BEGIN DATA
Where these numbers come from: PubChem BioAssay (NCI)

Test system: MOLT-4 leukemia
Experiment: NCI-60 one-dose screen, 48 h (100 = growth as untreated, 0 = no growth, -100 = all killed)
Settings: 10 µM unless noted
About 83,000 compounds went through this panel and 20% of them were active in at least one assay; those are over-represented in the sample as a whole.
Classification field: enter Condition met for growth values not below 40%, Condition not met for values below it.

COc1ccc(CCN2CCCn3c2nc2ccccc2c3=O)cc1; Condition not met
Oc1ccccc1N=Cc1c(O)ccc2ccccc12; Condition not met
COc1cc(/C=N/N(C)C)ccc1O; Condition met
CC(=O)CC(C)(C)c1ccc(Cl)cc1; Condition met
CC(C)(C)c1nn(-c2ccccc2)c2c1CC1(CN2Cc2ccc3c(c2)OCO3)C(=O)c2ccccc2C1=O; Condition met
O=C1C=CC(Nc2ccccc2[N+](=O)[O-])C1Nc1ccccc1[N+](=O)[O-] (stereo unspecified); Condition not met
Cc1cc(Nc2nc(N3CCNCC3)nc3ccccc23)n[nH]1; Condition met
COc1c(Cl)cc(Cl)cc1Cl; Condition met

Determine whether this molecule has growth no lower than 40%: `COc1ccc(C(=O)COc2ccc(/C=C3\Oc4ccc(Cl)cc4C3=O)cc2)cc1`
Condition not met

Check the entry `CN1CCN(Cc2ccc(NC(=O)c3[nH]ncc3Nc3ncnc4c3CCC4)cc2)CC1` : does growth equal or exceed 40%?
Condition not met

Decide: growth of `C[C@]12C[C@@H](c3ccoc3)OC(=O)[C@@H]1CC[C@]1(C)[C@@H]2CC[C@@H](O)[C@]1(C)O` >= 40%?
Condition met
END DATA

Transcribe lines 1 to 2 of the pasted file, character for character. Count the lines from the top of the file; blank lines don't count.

Where these numbers come from: PubChem BioAssay (NCI)

Test system: MOLT-4 leukemia